The application of hybrid systems seems to be well suited for the forecasting of

ﬁnancial data.

Shin et al.42 propose an integrated thresholding design of the optimal or near-

optimal wavelet transformation (WT) by GA to represent a signiﬁcant signal most

suitable in ANN models. The model is applied to forecast the Korean won/USD

returns one day ahead of time. In this study, the multi-scale signal representation of

ANNs is supported by a wavelet transform as the multi-signal decomposition tech-

nique to detect the features of signiﬁcant patterns. A strategy is devised using WT

to construct a ﬁlter that is signiﬁcantly matched to the frequency of the time series

within the combined model. The experimental results show the enhanced ﬁltering

or signal multi-resolution power of wavelet analysis by GA in the performance of

the ANNs. This study also ﬁnds that the hybrid system of wavelet transformations

and ANNs by GA is much better than other ANNs that use other three-wavelet

thresholding algorithms (cross-validation, best level, and best basis) to increase

forecasting performance.

April 2, 2004 22:13 WSPC/173-IJITDM 00096

158 W. Huang et al.

6. Performance Comparison with Other Forecasting Methods

There are inconsistent reports on the performance of ANNs for forecasting exchange

rates when compared with other forecasting methods. Table 1 summarizes the lit-

erature on the relative performance of ANNs.

Weigen d et al.53 ﬁnd that neural networks are better than random walk

models (RW) in predicting the DEM/USD exchange rate. Wei et al.54 claim

that ANNs’ forecasting performance is better than those of AR(p), ARMA(p, q),

ARIMA(p, d, q). Lisi et al.26 make a comparison between ANNs and chaotic models

in forecasting exchange rate prediction. ANNs perform slightly better than chaotic

models, in term of NMSE; nevertheless, the two models are statistically equiva-

lent. Yao and Tan57 show that irrespective of NMSE, gradient or proﬁt, ANNs are

much better than traditional ARIMA model when forecasting the exchange rates

between USD and ﬁve other major currencies, AUD, CHF, DEM, GBP and JPY.

Leung et al.25 point out that GRNNs generally outperform parametric multivariate

transfer functions and the random walk models.

Episcopos and Davis10 suggest that neural networks are similar to EGARCH,

but superior to random walk models in terms of in-sample ﬁt and out-of-sample

prediction performance. Hann and Steurer15 compared neural network models with

linear monetary models in forecasting USD/DEM. Out-of-sample results show that,

for weekly data, neural networks are much better than linear models and na¨ıve

predictions of a random walk model with regard to Theil’s U measure, the hit rate,

the annualized returns and the Sharp ratio. However, if monthly data are used,

neural networks do not show much improvement over linear models. Monthly data

usually contain more irregularities (seasonality, cyclicity, nonlinearity, noise).

Zhang and Hutchinson62 ﬁnd mixed results for neural networks in compari-

son with those from random walk models using diﬀerent sections of the data set.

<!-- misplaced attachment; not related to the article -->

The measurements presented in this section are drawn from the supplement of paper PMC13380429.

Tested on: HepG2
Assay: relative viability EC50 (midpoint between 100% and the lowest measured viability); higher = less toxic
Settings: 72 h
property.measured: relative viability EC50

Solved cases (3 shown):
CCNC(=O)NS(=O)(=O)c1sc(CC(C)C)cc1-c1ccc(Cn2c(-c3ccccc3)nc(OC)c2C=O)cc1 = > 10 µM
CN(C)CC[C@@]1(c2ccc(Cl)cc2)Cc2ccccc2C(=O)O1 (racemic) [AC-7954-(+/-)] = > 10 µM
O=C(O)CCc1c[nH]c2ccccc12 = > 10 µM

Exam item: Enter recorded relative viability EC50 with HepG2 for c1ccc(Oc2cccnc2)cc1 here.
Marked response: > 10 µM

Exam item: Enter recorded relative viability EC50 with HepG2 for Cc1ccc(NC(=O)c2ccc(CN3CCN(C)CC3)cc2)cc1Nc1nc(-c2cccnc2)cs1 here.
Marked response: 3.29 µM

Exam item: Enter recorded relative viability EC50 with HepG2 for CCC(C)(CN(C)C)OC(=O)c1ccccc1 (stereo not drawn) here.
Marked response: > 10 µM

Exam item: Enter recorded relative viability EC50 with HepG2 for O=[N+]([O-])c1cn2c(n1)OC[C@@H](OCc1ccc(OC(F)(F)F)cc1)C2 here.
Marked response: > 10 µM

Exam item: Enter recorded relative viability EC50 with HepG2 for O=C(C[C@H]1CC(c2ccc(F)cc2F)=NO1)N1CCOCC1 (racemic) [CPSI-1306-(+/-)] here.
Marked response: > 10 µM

Kuan and Liu24 examine the out-of-sample forecasting ability of neural networks on

ﬁve exchange rates against the USD, including GBP, CAD, DEM, JPY and CHF.

For the GBP and JPY, they demonstrate that neural networks have signiﬁcant

market timing ability and/or achieve signiﬁcantly lower out-of-sample RMSE than

the random walk model across three testing periods. For the other three exchange

rates, neural networks are not shown to be superior in forecasting performance.

Their results also show that diﬀerent network models perform quite diﬀerently

in out-of-sample forecasting. Hu et al.17 compare combining the performance of

ANNs with those of various forecasting methods. Using diﬀerent performance mea-

surements and diﬀerent data stages, they get diﬀerent results. ANNs are not always

better than other forecasting tools. Zhang and Hu58 ﬁnd that neural networks pre-

dict much better than random walk model when using large training samples. Small

training samples will make ANNs fail to outperform the random walks for longer

forecast horizons. They suggest possible structural changes in exchange rate data.

Therefore, as more observations are available, they should be used to revise the fore-

casting neural networks models to better reﬂect change in the underlying pattern.

April 2, 2004 22:13 WSPC/173-IJITDM 00096

Forecasting Foreign Exchange Rates with ANN 159

Table 1. The relative performance of ANNs with traditional forecasting methods.

Researchers Data ANNs Type Traditional Forecasting Method Performance Measure Conclusions

Episcopos and

Davis10

USD, DEM, FRF, JPY,

GBP against CAD

MLP EGARCH, RW RMSE Similar to EGARCH;

Better than RW

Hann and

Steurer15

DEM/USD MLP Linear model, RW Theil’s U measure, Hit

rate, the annualized

returns and the Sharp

ratio

Better in weekly data;

Similar in monthly data

Hu and

Tsoukalas17

BEF/LUF, GBP, DKK,

NLG, FRF, GRD, IEP,

ITL, PTE, ESP, USD

against DEM

MLP MAV, GARCH,

EGARCH, IGARCH,

OLS, AVE

RMSE, MAE Mixed results

Kuan and Liu24 GBP, CAD, DEM, JPY

and CHF against USD

MLP, RNNs RW RMSE Mixed results

Leung et al.25 GBP, JPY, CAD against

USD

GRNNs Multivariate transfer

function, RW

MAE, RMSE Better

Lisi and Schiavo 26 FRF, DEM, ITL, GBP

against USD

MLP Chaotic model, RW NMSE Better